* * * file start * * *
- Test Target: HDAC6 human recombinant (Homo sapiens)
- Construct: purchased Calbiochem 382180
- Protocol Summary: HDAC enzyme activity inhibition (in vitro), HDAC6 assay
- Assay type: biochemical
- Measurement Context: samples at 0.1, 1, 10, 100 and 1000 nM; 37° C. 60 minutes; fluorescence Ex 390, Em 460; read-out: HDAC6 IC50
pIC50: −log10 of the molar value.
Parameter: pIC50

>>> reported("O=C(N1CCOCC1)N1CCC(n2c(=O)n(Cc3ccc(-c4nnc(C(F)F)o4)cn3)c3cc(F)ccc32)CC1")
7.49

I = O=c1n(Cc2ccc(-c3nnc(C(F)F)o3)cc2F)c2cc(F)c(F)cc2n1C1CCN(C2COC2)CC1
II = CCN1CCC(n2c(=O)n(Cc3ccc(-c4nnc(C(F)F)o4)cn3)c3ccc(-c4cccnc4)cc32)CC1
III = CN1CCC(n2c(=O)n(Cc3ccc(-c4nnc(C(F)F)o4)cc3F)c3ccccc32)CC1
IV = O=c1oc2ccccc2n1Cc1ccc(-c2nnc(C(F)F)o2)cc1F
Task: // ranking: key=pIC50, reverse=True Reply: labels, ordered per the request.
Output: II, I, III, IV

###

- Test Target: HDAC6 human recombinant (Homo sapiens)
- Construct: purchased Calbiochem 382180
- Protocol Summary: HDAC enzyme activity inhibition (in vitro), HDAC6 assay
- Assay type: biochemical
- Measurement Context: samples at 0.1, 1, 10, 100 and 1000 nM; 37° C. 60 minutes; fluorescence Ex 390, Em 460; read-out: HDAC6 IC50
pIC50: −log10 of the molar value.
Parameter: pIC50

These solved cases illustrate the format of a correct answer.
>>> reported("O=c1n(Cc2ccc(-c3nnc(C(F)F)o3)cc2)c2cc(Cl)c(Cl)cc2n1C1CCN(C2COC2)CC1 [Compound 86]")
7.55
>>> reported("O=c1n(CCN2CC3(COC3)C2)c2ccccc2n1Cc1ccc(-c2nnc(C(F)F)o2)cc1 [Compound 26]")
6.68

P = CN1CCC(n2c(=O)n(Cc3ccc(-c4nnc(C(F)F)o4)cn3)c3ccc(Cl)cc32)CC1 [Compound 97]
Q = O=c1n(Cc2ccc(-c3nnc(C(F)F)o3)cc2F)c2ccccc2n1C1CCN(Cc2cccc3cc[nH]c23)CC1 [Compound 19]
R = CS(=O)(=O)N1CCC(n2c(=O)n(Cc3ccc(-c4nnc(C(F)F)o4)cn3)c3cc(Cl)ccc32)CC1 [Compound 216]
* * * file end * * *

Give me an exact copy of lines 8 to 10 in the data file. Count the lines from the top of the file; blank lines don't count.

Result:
>>> reported("O=C(N1CCOCC1)N1CCC(n2c(=O)n(Cc3ccc(-c4nnc(C(F)F)o4)cn3)c3cc(F)ccc32)CC1")
7.49

I = O=c1n(Cc2ccc(-c3nnc(C(F)F)o3)cc2F)c2cc(F)c(F)cc2n1C1CCN(C2COC2)CC1